Housing plays an important role in the health and wellbeing of Australians and, in doing so, promotes positive health, education, employment and security for individuals (FaCSIA 2007).

Population growth and the reduction in the average household size have led to an increased demand for housing (AIHW 2009a). This increased demand has not been met by a similar increase in the supply of housing. As a result, almost 497,000 low-income households are spending more than 30% of their income on housing costs, and are classified as being ‘in housing stress’. With 45% of low-income private renters and 42% of low-income mortgagees in housing stress, housing assistance is increasingly an essential ‘safety net’ for Australians in need.

The National Affordable Housing Agreement is a commitment by all governments in Australia to deliver housing assistance, with the broad aim of ensuring that all Australians have ‘access to affordable, safe and sustainable housing that contributes to social and economic participation’. This report provides information on the main housing assistance programs in Australia covered by the agreement, including social housing programs, and private rental market and home purchase assistance.

In June 2010:

  • 337,177 households were in public rental housing, and state owned and managed Indigenous housing (SOMIH)
  • 42,414 households were in mainstream community housing (CH)
  • 19,096 dwellings were managed and/or owned by Indigenous community housing organisations
  • 34,031 households had been newly assisted by public rental housing, SOMIH and mainstream CH programs during 2009–10
  • 154,435 households were supported by private rent assistance programs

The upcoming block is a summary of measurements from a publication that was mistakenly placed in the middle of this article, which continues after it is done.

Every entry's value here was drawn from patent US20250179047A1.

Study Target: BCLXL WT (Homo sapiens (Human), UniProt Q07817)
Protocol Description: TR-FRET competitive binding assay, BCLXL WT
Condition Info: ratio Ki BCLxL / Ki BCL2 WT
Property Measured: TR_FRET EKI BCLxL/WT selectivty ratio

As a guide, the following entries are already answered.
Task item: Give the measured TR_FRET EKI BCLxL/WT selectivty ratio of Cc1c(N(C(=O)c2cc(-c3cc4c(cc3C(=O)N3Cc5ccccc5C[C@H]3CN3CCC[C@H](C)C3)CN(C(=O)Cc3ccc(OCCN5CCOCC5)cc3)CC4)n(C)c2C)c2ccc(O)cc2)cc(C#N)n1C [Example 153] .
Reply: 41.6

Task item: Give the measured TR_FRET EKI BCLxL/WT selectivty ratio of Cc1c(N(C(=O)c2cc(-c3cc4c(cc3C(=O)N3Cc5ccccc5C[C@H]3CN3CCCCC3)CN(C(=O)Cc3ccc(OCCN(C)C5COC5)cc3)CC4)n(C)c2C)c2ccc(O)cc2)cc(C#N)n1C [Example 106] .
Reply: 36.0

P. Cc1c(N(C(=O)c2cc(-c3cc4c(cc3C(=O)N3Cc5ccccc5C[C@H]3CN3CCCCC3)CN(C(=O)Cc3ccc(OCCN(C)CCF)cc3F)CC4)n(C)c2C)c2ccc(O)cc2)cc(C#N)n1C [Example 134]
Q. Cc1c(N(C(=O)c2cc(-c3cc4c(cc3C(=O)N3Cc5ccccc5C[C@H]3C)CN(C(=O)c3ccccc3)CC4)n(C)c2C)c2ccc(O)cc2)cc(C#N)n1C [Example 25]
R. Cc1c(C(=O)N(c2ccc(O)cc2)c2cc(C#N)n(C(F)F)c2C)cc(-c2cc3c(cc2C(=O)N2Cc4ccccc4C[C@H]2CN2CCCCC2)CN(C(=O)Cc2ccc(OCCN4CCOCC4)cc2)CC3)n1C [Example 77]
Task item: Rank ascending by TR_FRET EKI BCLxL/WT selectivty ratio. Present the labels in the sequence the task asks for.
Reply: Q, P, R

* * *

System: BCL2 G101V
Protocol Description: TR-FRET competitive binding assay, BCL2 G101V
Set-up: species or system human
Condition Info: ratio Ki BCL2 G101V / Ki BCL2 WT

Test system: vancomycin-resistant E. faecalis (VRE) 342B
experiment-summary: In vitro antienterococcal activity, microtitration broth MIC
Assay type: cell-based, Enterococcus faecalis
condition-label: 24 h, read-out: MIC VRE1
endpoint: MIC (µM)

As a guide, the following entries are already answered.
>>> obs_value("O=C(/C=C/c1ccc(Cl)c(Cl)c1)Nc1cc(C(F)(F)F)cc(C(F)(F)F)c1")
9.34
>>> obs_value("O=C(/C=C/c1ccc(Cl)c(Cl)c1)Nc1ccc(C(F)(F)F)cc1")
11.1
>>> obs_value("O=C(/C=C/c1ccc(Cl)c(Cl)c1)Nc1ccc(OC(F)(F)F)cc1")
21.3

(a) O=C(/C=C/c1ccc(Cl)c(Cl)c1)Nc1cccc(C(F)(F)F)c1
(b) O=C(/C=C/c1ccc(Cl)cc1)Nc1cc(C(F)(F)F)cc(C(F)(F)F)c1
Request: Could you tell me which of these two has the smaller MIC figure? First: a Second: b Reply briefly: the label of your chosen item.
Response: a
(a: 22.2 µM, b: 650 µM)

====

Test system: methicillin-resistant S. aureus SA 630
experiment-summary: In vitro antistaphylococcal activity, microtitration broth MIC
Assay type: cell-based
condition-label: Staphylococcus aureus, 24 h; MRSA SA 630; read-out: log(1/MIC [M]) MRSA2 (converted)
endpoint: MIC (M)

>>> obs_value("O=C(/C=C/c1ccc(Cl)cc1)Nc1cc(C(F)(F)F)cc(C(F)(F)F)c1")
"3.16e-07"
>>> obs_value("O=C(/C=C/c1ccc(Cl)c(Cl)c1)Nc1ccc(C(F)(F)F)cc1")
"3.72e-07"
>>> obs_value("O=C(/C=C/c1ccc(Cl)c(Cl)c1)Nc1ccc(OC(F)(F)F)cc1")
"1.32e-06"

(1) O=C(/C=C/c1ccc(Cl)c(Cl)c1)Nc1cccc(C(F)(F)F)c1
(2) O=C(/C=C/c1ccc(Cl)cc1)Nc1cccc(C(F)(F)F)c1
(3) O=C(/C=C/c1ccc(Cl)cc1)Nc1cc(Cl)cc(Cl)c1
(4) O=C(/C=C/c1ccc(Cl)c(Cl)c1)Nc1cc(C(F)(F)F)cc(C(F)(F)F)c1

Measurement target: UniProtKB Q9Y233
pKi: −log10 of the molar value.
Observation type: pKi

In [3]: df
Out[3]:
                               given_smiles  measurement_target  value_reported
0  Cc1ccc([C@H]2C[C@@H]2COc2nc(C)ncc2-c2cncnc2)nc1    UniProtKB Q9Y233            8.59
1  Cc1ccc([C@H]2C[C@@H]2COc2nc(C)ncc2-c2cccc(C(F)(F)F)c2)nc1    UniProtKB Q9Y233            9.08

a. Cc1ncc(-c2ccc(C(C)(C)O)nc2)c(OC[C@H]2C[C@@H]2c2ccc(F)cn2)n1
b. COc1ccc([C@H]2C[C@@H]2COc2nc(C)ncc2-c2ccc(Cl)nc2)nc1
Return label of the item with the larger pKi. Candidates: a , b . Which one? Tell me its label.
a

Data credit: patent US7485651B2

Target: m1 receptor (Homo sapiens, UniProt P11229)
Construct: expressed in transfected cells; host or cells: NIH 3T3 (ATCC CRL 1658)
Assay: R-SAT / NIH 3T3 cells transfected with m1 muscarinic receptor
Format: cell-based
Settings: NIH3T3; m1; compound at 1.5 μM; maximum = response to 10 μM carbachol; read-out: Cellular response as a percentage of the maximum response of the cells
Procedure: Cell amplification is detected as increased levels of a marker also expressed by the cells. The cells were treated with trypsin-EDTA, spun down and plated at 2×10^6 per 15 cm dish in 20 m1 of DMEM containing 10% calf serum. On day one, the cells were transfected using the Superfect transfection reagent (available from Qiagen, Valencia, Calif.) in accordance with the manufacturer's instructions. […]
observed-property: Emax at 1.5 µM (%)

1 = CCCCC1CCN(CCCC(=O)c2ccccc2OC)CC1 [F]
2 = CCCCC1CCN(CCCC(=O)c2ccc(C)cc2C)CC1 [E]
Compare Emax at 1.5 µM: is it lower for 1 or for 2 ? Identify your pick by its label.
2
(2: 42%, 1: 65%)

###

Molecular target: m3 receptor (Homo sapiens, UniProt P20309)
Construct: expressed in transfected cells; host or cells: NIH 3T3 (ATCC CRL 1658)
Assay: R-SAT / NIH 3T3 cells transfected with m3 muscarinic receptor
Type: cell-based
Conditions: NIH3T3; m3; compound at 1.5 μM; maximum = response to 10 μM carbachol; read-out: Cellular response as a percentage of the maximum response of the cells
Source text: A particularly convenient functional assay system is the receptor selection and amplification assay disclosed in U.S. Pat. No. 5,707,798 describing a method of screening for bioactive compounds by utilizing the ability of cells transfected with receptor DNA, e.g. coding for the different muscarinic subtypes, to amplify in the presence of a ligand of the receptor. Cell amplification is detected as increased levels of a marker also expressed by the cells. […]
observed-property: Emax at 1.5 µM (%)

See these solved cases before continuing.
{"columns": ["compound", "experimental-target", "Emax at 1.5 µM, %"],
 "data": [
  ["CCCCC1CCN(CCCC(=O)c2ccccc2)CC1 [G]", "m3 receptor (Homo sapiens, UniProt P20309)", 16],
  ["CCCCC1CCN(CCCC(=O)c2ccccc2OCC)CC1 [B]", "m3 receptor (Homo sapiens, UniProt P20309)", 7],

• 44,210 households were supported by home purchase assistance programs
  • around 1.1 million income units (a single person or couple, with or without dependent children) were receiving Commonwealth Rent Assistance.

While social housing dwelling numbers have increased only slightly (from 406,500 dwellings to 414,600 dwellings) over the 7 years to 2009–10, there has been a gradual but steady shift of focus from the public to the community-managed sector. At 30 June 2010 mainstream CH managed more than 11% of social housing dwellings, up from the 7% of 7 years earlier.

Social housing continues to be rationed to those in the highest category of need, with 75% of allocations in public rental housing, 56% of SOMIH and 63% of mainstream CH provided to people who were homeless, whose life or safety was at risk in their accommodation, whose condition was aggravated by their housing or who had very high rental costs.

Housing assistance is also targeted towards key special needs groups including Indigenous Australians, those with disability, the young and the elderly. In 2009–10, 65% of new households assisted in public rental housing were in one of these groups, with a similarly high proportion in mainstream CH (57%).